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A meme

'If someone from the 1950s suddenly appeared today, what would be the most difficult thing to explain to them?'

This is a strange meme. I know plenty of people who were alive during the 1950s. If they are any indication, the most difficult thing to explain is how to use a modern cell phone or smart phone to make a phone call while not accidentally doing anything else with it.

(I recently got my dad what was advertised as a basic, unsmart cell phone. Every time I picked it up, I managed to trigger the voice recognition function.)

I think the other most difficult thing to explain would be certain kinds of humor that have come about since the 50s. I'm not sure how to explain which kinds, though.

This entry was originally posted at http://firecat.dreamwidth.org/796039.html, where there are comment count unavailable comments. I prefer that you comment on Dreamwidth, but it's also OK to comment here.


( 5 comments — Leave a comment )
Jan. 11th, 2013 03:36 pm (UTC)
I like this answer: http://i.imgur.com/WIRm7.jpg

It's true. We waste a lot of technology on play.
Jan. 11th, 2013 06:39 pm (UTC)
Jan. 12th, 2013 04:48 pm (UTC)
I am 65 and adore my smart phone. I can do everything I want to on it--though I know there is more it can do, as well. But on it I often turn on the voice recognition without meaning to. I suspect poor design.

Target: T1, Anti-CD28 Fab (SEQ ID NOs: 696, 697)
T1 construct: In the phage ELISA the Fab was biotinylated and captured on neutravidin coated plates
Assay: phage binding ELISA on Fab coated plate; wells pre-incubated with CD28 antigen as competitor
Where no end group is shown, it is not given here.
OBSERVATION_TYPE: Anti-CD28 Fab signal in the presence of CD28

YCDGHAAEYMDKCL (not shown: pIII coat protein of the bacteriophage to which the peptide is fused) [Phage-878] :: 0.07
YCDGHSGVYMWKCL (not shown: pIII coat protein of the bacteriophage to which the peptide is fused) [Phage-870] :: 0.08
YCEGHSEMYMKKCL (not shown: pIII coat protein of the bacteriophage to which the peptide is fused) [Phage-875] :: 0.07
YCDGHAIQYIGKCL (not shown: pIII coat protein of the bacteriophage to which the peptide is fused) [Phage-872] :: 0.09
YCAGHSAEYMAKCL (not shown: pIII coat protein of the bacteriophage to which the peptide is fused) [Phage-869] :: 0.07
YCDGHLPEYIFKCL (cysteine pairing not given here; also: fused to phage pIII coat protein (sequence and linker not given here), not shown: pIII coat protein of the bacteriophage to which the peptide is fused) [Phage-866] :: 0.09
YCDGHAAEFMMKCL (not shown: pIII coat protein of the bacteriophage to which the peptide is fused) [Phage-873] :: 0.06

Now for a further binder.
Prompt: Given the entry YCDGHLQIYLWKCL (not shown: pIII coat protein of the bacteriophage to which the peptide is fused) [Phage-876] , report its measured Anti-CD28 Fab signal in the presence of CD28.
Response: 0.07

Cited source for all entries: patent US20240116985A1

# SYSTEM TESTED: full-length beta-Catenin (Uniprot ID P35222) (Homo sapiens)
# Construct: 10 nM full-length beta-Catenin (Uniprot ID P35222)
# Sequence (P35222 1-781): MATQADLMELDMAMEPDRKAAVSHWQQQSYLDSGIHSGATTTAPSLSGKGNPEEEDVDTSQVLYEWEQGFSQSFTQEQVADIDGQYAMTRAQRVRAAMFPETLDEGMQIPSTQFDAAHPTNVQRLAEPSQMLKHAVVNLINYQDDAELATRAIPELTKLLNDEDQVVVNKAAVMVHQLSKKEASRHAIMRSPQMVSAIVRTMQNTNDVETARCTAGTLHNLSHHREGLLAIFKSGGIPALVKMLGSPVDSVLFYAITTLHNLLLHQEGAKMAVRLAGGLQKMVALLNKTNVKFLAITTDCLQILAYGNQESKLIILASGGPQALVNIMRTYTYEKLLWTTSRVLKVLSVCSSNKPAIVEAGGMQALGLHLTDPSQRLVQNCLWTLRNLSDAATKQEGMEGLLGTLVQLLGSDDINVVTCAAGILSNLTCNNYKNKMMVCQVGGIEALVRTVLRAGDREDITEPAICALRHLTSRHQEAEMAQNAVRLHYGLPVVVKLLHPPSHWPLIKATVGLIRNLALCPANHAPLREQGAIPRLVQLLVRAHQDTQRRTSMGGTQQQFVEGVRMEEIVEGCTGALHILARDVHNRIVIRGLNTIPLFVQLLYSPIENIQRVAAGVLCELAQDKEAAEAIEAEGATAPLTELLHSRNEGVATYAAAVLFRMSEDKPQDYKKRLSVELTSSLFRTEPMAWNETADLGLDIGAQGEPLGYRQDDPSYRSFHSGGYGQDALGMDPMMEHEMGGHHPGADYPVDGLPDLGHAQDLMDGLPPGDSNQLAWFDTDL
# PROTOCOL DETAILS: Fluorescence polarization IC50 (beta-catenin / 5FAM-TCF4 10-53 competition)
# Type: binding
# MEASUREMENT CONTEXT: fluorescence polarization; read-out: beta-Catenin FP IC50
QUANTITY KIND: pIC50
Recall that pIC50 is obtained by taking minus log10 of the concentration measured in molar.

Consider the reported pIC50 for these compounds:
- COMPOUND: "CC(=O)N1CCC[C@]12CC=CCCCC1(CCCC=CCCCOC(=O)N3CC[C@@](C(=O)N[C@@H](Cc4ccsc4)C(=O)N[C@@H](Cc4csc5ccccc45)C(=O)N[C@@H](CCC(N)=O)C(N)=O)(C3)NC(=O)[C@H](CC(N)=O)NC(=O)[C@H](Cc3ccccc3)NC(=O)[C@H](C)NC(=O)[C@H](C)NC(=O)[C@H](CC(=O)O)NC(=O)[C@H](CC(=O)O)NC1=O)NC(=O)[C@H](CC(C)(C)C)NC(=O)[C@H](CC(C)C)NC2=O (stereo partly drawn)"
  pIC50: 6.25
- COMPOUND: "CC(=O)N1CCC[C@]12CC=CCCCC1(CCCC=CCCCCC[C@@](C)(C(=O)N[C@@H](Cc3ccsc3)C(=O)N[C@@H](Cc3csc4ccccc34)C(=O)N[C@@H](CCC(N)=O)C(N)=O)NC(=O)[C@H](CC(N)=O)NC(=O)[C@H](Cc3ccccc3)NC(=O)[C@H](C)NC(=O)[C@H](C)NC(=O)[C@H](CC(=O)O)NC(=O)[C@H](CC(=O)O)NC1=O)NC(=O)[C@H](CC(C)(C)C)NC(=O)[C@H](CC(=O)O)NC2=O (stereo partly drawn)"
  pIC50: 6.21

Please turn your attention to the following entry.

Jan. 12th, 2013 05:43 pm (UTC)
I am from the 1950s. That's when I was born.

I think what the meme originator probably meant to ask is "if someone who died in the 1950s came back to life today, what would be the most difficult thing to explain to him or her?"

As it happens, I've been watching a lot of 1950s-vintage railroad promotional videos on YouTube lately. They all reflect the boundless optimism of the period; America had just won World War II and was in the middle of the greatest economic boom in its history. Jobs were plentiful, and millions ordinary industrial workers could buy houses in the suburbs and raise families on one paycheck.

I think the question would be: how did the American dream die?

Jan. 14th, 2013 12:20 am (UTC)
interesting question. human nature hasn't changed much; just the technological means by which we indulge its various fancies. maybe the fraction of our economy that is involved in higher-order financial instruments? to someone from the 50s that would likely seem like we were building a giant house of cards (and indeed, who is to say we are not), and it would be pretty hard to explain why more has not been done to correct it.
( 5 comments — Leave a comment )

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